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Shelly Engelman and Tom McKlin on ‘Grit’ as a Measure of Academic Success

Hello all! This is Shelly Engelman and Tom McKlin, evaluators at The Findings Groups, LLC, a privately-owned applied research and evaluation firm with a focus on STEM education.

The primary objective of many programs that we evaluate is to empower a broad range of elementary, middle and high school students to learn STEM content and reasoning skills. Many of our programs theorize that increasing exposure to and content knowledge in STEM will translate into more diverse students persisting through the education pipeline. Our evaluation questions often probe the affective (e.g. emotions, interests) and cognitive aspects (e.g. intelligence, abilities) of learning and achievement; however, the conative (volition, initiative, perseverance) side of academic success has been largely ignored in educational assessment. While interest and content knowledge do contribute to achieving goals, psychologists have recently found that Grit—defined as perseverance and passion for long-term goals— is potentially the most important predictor of success. In fact, research indicates that the correlation between grit and achievement was twice as large as the correlation between IQ and achievement.

Lessons Learned: Studies investigating grit have found that “gritty” students:

  • Earn higher GPAs in college, even after controlling for SAT scores,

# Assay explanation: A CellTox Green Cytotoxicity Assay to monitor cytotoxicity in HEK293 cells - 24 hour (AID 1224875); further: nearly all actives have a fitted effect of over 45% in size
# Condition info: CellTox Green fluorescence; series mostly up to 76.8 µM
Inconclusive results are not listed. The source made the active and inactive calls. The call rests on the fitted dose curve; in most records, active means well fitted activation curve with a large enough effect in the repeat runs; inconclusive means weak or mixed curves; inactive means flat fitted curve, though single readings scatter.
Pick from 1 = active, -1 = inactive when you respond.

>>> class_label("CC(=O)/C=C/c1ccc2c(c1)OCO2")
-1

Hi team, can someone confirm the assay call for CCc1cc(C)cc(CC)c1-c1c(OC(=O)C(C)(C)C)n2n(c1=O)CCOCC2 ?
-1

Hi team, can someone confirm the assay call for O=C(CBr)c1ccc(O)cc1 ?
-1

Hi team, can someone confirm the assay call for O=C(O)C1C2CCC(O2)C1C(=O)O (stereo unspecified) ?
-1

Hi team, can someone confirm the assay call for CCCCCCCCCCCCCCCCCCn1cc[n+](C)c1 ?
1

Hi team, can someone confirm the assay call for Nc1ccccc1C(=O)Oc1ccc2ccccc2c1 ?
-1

• Obtain more education over their lifetimes, even after controlling for SES and IQ,
  • Outperform other Scripps National Spelling Bee contests, and
  • Withstand the first grueling year as cadets at West Point.

Even among educators, research suggests that teachers who demonstrate grit are more effective at producing higher academic gains in students.

Rad Resouce Articles:

 Hot Tip: Grit may be assessed with an 8-item scale Grit Scale that has been developed and validated by Duckworth and colleagues (2009).

Future Consideration:  The major takeaway from studies on Grit is that conative skills like Grit often have little to do with the traditional ways of measuring achievement (via timed content knowledge assessments) but explain a larger share of individual variation when it comes to achievement over a lifetime. As we design evaluation plans for programs hoping to improve achievement and transition students through higher education, we may consider measuring the degree to which these programs are impacting the volitional components of goal-oriented motivation. Recently, two schools have developed programs to foster grit in students. Read their stories below:

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